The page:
Head coach Walt Michaels of the New York Jets talks with his quarterback Richard Todd on the sidelines during game circa 1978. (Focus On Sport/Getty Images)

Walt Michaels, a former New York Jets coach who retired following the 1982 season after leading the team to the AFC championship game, died July 10 at a nursing home in Plains, Pa. He was 89.

The Jets announced the death but did not cite a cause.

Mr. Michaels, a former linebacker with the Cleveland Browns, was the defensive coordinator of the Jets’ Super Bowl-winning team in the 1968 season. He succeeded Lou Holtz as the Jets’ head coach in 1977 and led the team for six seasons, compiling a record of 39-47-1 and making the playoffs in the 1981 and 1982 seasons. The Jets reached the AFC championship game after the 1982 season before losing to the Miami Dolphins in a rain-soaked Orange Bowl.

A tough, old-school coach, Mr. Michaels complained that the Dolphins’ coach, Don Shula, deliberately left the field uncovered to hinder the Jets’ offense.

“A defensive mastermind, he had one of his finest moments when he coordinated our unit in the Super Bowl III victory over the Colts,” Jets chief executive Christopher Johnson said in a statement.

Mr. Michaels later coached the New Jersey Generals of the USFL for two years before he was fired by the team’s owner, Donald Trump.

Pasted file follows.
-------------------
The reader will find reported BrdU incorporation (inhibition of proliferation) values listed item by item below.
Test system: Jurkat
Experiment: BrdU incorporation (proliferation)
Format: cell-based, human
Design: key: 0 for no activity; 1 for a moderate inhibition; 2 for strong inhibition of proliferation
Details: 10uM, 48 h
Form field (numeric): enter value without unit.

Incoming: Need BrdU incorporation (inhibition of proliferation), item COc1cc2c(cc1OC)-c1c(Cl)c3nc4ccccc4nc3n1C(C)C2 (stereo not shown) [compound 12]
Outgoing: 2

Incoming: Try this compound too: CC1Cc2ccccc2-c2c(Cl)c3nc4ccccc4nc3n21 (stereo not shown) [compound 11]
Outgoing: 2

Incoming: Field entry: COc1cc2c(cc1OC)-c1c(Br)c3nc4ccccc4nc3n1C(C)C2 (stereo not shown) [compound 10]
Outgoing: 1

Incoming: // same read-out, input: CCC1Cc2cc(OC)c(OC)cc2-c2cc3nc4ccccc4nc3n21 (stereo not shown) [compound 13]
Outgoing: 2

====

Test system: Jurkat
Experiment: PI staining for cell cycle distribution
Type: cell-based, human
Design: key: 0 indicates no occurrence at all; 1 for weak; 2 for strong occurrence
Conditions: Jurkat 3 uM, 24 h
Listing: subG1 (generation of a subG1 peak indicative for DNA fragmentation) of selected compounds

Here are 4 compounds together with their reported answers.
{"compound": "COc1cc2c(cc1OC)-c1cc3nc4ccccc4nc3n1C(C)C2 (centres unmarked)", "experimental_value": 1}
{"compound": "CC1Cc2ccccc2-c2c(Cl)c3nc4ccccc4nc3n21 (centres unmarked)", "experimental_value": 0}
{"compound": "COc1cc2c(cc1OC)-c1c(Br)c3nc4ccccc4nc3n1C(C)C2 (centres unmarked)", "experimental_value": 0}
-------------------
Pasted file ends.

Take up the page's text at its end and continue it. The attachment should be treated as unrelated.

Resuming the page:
Quarterback Doug Flutie, second from right, poses with New Jersey Generals head coach Walt Michaels, left, and team owner Donald Trump in 1985. (Marty Lederhandler/AP)

Walter Edward Michaels was born Oct. 16, 1929, in Swoyersville, Pa. A younger brother, Lou Michaels, had a long career in the NFL as a defensive end and place-kicker. He died in 2016.

Mr. Michaels starred as a fullback and linebacker at Washington and Lee University in Virginia and was a seventh-round draft pick of the Browns in 1951.

He was traded to the Green Bay Packers before the season started, then was traded back to Cleveland a year later. During his 10 seasons with the Browns, he was a five-time Pro Bowl player and helped the Browns reach five NFL title games, winning championships in 1954 and 1955. He became an assistant coach with the Oakland Raiders in 1962 before joining the Jets a year later as defensive line coach.

His wife, the former Betty Yuhas, died in 2013. Survivors include four children and eight grandchildren.